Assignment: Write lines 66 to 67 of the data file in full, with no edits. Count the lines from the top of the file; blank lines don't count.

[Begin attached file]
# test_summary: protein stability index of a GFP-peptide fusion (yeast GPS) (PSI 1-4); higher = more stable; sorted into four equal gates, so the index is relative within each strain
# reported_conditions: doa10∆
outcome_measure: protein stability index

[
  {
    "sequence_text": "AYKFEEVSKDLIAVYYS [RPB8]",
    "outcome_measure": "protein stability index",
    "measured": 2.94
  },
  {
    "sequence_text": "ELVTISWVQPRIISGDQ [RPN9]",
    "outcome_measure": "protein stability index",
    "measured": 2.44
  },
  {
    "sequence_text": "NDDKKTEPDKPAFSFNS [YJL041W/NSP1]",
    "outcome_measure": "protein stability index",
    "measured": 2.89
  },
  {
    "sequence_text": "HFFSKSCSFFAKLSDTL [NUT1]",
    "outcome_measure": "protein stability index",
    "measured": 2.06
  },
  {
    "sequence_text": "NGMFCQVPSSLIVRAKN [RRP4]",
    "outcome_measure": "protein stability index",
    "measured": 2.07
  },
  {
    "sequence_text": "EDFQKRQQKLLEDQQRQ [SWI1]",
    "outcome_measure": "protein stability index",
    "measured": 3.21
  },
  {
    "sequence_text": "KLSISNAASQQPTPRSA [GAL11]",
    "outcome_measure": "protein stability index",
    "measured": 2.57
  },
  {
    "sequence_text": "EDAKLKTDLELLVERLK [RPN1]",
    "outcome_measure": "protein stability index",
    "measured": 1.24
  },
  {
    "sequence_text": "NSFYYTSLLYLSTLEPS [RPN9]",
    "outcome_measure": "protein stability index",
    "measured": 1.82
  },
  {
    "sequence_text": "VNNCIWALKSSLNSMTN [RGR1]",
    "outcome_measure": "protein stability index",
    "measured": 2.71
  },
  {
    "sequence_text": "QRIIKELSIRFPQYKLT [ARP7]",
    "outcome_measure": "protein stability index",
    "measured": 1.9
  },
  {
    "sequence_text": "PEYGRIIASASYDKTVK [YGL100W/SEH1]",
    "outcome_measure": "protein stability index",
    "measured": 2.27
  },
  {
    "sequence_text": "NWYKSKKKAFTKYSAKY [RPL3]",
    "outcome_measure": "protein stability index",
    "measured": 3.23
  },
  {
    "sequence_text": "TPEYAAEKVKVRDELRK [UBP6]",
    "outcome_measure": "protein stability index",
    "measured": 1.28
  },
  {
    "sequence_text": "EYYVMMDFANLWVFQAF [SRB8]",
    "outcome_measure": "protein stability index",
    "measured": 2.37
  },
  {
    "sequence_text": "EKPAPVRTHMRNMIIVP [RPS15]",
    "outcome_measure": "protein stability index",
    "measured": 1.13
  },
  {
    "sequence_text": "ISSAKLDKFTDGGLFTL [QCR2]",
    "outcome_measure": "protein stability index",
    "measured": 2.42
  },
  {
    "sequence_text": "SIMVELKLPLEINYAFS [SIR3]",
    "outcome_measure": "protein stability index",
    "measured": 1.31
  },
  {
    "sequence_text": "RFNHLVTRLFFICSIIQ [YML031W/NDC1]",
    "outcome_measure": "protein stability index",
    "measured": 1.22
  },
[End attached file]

    "sequence_text": "NWYKSKKKAFTKYSAKY [RPL3]",
    "outcome_measure": "protein stability index",